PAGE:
SAARISELKA, Finland (Reuters) - Ireland's expected exit from a European bailout programme later this year should be a morale boost to other euro zone countries in crisis, its European affairs minister said on Saturday.
Speaking as politicians in Cyprus scrambled to meet a Monday deadline to secure a 10 billion euro (8.5 billion pounds) bailout and avert financial meltdown, Europe Minister Lucinda Creighton said Ireland's "tough medicine" had worked.
"We're really confident that we will get out of the programme this year," Creighton told reporters at a meeting of European policymakers in Finnish Lapland.
"Hopefully we'll provide not so much an example but an inspiration for other countries who are going through difficult times," Creighton said. "If they see Ireland re-enter the market, hopefully they'll have the resolve and also the sense of hope that they can do it too."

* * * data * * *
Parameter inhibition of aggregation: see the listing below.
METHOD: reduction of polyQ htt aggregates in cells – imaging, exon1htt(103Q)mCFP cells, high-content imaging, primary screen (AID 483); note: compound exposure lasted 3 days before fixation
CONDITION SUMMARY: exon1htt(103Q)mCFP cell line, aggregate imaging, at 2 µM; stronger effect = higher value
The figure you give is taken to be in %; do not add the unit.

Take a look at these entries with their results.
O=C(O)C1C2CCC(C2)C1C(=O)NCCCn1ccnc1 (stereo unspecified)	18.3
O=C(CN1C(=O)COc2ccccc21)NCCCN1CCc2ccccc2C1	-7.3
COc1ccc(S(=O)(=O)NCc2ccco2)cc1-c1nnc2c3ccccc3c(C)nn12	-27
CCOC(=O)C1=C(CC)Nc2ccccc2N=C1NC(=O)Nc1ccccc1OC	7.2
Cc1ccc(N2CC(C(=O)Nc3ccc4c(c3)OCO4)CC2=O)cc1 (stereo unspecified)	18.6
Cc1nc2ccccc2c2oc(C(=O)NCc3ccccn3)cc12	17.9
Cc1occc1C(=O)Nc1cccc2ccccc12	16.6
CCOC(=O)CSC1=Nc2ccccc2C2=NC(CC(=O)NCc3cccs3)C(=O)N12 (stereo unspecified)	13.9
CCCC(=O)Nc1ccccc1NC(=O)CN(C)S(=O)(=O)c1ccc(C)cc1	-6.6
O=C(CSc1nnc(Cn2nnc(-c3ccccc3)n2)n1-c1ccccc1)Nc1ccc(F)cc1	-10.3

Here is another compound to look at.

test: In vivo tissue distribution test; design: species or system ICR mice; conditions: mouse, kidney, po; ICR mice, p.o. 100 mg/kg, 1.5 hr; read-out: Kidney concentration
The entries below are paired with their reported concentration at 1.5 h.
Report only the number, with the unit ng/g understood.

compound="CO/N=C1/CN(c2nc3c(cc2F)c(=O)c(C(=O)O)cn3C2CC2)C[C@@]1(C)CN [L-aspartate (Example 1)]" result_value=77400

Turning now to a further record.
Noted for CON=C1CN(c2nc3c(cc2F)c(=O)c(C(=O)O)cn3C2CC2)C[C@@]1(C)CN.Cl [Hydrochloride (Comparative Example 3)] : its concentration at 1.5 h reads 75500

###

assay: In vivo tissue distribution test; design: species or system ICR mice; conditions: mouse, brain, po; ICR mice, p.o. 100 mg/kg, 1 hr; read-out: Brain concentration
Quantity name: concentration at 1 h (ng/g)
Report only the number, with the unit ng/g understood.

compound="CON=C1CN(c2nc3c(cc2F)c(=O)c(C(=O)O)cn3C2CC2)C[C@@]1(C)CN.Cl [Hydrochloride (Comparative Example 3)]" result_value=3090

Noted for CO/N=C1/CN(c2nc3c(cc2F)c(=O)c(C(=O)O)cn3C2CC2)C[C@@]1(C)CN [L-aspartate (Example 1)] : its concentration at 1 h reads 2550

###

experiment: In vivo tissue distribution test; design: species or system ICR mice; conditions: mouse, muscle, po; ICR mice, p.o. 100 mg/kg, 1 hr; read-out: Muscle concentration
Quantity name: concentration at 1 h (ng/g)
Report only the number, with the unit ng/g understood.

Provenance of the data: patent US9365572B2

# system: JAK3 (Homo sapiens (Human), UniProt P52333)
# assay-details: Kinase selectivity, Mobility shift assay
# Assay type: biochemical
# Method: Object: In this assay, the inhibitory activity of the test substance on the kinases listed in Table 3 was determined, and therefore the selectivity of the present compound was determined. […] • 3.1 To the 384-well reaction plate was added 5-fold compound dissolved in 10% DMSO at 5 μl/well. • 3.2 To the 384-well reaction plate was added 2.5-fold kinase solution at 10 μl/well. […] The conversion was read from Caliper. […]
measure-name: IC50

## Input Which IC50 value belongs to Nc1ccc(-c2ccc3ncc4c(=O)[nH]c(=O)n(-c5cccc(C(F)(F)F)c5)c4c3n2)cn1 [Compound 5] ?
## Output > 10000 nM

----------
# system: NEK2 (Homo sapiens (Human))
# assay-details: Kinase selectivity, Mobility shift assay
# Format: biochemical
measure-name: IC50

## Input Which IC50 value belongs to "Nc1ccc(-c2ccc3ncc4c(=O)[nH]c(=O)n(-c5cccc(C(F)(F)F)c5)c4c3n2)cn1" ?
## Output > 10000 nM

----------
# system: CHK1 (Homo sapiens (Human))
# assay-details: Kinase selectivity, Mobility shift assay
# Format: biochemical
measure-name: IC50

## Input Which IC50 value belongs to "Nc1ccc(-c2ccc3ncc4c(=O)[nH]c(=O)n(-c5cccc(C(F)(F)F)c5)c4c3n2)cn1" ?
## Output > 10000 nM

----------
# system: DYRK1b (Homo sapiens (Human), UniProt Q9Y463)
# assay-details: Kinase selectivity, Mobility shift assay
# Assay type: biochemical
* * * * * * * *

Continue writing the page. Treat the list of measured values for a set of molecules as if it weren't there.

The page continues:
Rescued two-and-a-half years ago with loans from the European Union and International Monetary Fund, Ireland earlier this month took a major step towards exiting the bailout with a successful sale of 5 billion euros of new benchmark 10-year bonds.
Creighton said Ireland's experience proved that austerity measures were never easy but that debt-burdened euro zone members had no choice.
"I think we all know about tough medicine in Ireland. Unfortunately there are no easy solutions," she said. "I think that we simply have to get on with it."
(This story has been refiled to fix a typo in the headline)
(Reporting by Ritsuko Ando; Editing by Robin Pomeroy)